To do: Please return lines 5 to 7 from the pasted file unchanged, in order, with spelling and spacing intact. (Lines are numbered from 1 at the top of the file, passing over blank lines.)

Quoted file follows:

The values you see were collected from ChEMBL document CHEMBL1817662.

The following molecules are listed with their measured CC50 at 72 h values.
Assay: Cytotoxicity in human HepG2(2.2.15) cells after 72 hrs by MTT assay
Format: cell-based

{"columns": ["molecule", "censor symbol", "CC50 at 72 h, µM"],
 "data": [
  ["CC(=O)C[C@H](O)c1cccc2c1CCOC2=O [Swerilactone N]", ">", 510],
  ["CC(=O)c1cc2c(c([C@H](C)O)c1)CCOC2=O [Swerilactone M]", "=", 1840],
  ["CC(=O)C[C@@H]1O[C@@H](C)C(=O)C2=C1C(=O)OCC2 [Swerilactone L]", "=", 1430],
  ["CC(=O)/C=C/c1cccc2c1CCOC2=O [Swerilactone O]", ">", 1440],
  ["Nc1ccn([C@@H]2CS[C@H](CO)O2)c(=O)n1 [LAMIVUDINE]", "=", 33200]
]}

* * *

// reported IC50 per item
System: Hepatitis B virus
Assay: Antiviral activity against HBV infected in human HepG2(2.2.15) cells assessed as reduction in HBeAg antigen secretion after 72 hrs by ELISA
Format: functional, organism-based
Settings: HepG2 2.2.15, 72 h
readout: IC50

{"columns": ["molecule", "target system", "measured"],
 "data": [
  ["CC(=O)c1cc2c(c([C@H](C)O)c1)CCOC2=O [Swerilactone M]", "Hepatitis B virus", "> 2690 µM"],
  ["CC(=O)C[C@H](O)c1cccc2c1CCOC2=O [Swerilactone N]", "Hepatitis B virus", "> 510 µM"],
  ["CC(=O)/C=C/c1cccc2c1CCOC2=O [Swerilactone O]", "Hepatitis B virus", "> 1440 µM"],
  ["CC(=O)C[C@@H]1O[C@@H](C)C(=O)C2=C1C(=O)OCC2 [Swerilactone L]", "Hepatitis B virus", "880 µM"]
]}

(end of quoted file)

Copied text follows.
{"columns": ["molecule", "censor symbol", "CC50 at 72 h, µM"],
 "data": [
  ["CC(=O)C[C@H](O)c1cccc2c1CCOC2=O [Swerilactone N]", ">", 510],